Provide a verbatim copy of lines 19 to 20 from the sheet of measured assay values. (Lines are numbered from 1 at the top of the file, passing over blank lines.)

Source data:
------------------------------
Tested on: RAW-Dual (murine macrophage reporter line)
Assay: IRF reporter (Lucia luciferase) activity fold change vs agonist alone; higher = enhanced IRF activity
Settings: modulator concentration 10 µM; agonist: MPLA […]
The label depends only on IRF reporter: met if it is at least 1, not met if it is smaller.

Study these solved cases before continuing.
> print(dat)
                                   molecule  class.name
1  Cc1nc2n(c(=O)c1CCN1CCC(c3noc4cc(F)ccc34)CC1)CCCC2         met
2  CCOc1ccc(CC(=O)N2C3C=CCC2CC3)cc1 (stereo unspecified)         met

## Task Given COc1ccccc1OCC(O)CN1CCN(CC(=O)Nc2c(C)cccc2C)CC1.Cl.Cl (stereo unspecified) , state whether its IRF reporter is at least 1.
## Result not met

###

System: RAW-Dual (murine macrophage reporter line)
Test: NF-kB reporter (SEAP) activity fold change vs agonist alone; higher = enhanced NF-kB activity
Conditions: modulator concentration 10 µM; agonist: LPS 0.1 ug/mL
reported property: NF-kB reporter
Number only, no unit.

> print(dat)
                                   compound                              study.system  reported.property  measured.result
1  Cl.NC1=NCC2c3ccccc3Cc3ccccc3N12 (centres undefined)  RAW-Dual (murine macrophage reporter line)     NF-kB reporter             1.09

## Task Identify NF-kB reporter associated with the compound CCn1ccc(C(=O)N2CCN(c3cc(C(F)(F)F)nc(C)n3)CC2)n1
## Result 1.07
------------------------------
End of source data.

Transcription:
                                   compound                              study.system  reported.property  measured.result
1  Cl.NC1=NCC2c3ccccc3Cc3ccccc3N12 (centres undefined)  RAW-Dual (murine macrophage reporter line)     NF-kB reporter             1.09